Tuesday, December 18, 2007

Eye of the Beholder

At the Enquirer's Politics Extra blog, Jessica Brown quotes Butler County Chief Deputy Anthony Dwyer as saying that "other than [the difficulty with visits from family members], I think they [inmates] were happier to spent [sic] time here."

At least with respect to pre-trial detainees, that wasn't what I was hearing from my clients. They felt that they were being treated as "second-class" inmates up in ButCo. Here in HamCo, there are some programs that even pretrial detainees can make use of to try to improve their post-incarceration lives. Those weren't available to them in ButCo, presumably because ButCo's sheriff wasn't interested in doing anything with them other than collecting the rent HamCo was paying him. And ButCo seemed to pay absolutely no attention to some pretty standard rules regarding which inmates should (or should not) be housed together.

And Dwyer downplays the importance of visits to inmates. Let's face it: most people that are locked up (at least prior to trial) are poor (otherwise they'd "make bond" and be out on the street). I've represented clients stuck in jail on as little as $1,000 bond. If they're poor, their families likely are, too. And that means that getting to Hamilton (the city) can be extremely difficult. For an inmate waiting for the resolution of a case that could lock him away for many years, contact with family is often one of the few stabilizing things in his life.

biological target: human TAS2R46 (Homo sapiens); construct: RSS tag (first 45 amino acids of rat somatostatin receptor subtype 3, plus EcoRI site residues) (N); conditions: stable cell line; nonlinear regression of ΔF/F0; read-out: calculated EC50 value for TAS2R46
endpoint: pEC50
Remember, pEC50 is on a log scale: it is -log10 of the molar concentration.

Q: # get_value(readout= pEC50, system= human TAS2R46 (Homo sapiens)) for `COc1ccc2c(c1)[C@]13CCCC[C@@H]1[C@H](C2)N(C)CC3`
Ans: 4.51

HamCo's decision to house pretrial detainees in ButCo also created another problem that's not much talked about: attorney visits. The HamCo Public Defender set up a video conference system so that attorneys (even those of us in private practice representing clients on appointment) could talk to clients from the Defender's office via video feed. But it's impossible to pass documents to a client that way, and sometimes, there's no substitute for a face-to-face meeting.

Finally, I've never seen any figures on the cost of transporting inmates back and forth to ButCo. We routinely see the per-bed cost paid to ButCo itself, but every time a ButCo-housed inmate was transported to HamCo for a court date, there was some, additional cost (both in deputy-hours and gas money).

While I understood the need to find another space to house inmate, I, for one, am not sorry that the ButCo contract has ended.

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